Chemical-mechanical polishing, or CMP in short, is a standard manufacturing process used in the semiconductor industry during the production of memory disks and integrated circuits.
If the aim is to eliminate surface materials, then the process is known as chemical-mechanical polishing. By contrast, if the aim is to flatten the surface, it is generally referred to as chemical-mechanical planarization. AFM can be used to easily define the electrical properties and topography of polished surfaces.
Topography image showing an integrated circuit structure with multiple transistor contacts (image height range: 25 nm). After polishing, contacts may appear as high or low structures on the surface. Some contacts are almost at the same height level as the surface and are thus difficult to identify in topography alone. Contacts protruding from the surface exhibit a slight “tail” towards the right. This “tail,” visible in both trace and retrace, is a result of the polishing direction applied.
Several of the transistor contacts show a clear electric conductivity in the C-AFM image in contact mode, but at varying levels (yellow-red). Others, particularly in the central structure, only show very low conductivity (light blue), while most contacts on the outside of the image show no conductivity at all (dark blue). Contacts with similar conductivity are clustered together in groups and show an overall symmetrical (mirrored) arrangement.
Sample Current Mapped to Topography
A current profile of the polished IC sample was produced by tracing a path across the sample (and over an array of transistor contacts), as shown in the left image below. The current profile, thus obtained, is illustrated on the right image.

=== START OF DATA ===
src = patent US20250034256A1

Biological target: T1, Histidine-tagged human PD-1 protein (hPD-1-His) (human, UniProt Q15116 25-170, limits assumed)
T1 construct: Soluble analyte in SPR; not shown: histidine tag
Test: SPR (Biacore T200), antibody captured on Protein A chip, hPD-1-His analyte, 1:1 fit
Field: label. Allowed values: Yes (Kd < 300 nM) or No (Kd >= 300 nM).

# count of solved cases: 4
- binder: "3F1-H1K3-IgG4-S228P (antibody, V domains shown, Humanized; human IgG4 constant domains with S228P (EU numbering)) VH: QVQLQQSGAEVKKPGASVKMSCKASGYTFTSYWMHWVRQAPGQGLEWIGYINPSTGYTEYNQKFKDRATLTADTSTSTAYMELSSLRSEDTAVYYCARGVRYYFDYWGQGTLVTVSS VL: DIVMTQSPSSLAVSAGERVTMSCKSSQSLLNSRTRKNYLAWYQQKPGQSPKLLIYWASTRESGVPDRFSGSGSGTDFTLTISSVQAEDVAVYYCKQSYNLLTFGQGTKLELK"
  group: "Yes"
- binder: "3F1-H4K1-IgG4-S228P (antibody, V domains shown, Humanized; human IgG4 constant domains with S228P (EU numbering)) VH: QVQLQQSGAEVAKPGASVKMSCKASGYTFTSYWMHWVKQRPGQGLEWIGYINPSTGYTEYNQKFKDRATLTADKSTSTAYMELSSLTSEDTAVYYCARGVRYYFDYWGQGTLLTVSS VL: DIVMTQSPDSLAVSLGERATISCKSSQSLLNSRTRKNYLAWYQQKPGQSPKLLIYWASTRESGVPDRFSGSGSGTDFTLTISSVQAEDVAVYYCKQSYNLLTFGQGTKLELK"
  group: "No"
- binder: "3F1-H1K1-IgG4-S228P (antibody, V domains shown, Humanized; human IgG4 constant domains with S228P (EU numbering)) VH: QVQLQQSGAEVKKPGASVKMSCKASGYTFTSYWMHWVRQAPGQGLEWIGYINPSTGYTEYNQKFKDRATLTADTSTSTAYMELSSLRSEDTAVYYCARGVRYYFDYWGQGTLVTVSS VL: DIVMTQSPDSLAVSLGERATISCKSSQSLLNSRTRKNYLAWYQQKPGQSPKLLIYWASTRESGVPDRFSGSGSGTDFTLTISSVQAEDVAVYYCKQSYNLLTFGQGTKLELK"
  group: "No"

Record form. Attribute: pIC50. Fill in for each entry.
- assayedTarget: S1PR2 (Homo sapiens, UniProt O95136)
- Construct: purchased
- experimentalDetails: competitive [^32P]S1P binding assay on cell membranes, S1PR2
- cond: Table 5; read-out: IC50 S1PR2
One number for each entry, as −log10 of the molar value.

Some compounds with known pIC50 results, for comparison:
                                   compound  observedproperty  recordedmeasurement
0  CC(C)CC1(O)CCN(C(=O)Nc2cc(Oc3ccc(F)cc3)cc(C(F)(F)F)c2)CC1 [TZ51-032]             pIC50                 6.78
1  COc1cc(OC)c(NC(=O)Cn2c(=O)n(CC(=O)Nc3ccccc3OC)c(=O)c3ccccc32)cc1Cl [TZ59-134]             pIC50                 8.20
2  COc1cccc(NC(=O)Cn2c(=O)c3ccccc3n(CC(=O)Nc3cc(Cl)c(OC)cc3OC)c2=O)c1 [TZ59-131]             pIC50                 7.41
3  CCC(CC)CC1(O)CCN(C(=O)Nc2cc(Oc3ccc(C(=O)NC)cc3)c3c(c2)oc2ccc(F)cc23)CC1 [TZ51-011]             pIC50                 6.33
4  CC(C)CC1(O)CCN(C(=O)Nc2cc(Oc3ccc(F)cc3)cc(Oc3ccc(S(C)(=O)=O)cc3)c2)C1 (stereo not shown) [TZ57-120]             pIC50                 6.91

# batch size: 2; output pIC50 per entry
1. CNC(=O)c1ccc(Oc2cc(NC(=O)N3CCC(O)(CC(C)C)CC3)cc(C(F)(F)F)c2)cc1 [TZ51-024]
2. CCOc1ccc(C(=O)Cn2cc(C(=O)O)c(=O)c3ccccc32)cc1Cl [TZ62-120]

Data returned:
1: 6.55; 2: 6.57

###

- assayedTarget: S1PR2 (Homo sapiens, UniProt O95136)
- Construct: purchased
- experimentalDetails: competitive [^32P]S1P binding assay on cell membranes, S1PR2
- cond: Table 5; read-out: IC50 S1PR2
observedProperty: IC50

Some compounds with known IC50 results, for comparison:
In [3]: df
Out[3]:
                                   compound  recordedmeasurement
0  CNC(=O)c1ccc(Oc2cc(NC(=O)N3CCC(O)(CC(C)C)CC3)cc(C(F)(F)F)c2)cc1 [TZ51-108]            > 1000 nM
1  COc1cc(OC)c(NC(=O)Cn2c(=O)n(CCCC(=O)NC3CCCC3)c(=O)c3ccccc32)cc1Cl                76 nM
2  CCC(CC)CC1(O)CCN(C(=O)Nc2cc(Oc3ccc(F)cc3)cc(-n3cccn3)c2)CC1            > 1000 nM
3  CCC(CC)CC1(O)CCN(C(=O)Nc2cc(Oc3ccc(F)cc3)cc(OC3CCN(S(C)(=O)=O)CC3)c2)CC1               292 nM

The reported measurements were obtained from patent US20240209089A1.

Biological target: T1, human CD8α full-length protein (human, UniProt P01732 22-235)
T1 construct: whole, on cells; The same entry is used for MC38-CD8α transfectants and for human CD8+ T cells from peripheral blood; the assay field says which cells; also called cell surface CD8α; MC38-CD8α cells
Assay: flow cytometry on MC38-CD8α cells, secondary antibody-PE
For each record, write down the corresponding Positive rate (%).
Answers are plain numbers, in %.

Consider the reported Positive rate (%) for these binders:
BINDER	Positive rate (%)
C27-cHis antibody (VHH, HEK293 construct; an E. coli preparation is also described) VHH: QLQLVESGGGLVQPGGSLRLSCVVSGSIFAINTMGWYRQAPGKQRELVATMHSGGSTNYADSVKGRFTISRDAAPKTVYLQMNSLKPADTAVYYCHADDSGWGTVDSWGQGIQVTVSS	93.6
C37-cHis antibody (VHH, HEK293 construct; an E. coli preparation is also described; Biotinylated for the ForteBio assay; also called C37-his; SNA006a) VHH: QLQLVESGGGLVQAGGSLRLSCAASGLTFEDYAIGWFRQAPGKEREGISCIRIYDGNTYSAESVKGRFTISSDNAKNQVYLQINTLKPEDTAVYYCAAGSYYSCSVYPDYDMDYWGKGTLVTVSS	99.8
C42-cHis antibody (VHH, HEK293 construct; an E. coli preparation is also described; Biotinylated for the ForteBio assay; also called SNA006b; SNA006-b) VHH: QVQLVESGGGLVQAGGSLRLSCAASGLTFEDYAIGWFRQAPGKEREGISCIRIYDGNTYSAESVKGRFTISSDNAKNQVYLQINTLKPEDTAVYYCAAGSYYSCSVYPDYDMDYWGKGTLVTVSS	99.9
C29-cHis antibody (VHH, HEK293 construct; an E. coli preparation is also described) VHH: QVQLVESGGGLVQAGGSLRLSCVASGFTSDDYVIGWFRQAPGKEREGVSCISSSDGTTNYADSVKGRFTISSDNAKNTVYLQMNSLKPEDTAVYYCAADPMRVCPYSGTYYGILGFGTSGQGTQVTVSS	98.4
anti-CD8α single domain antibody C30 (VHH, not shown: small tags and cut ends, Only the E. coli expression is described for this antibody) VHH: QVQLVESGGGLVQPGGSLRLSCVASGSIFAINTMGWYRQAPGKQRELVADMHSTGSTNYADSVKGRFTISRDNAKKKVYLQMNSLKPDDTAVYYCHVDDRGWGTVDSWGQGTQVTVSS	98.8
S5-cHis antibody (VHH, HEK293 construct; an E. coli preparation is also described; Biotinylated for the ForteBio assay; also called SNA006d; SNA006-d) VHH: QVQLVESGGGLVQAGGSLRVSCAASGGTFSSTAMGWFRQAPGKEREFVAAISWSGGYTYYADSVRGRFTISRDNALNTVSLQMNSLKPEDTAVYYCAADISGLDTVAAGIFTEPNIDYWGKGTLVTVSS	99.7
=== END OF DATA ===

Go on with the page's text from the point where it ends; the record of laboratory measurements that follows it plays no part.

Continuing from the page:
(Left) Current map indicating the path of the profile as followed across the sample. The profile started at the bottom of the image crossing all high conductivity areas to the top of the image. (Right) The resulting current profile. Different levels of conductivity could be identified within the sample.
DC Bias-Dependent Conductivity of Contacts
A sample area is sequentially imaged with varying tip bias. Surface conductivity on this IC sample can only be seen by applying a negative DC bias voltage to the conductive tip.
At negative tip bias, certain contacts show conductive properties (Left). At positive tip bias, previously conductive contacts do not conduct (Center). Applying a negative tip bias once more restores the conductivity of those contacts (Right).
Voltage I–V Curves on Selected Locations
Based on the location on the surface of the sample, voltage I–V curves display considerably varied profiles. Each I–V curve was not recorded on the base chip material, but on a contact.
Current image (Left), topography image (Center), and I-V curves (Right). Colored arrowheads indicate the locations where the I-V curves were recorded.
This information has been sourced, reviewed and adapted from materials provided by Nanosurf AG.
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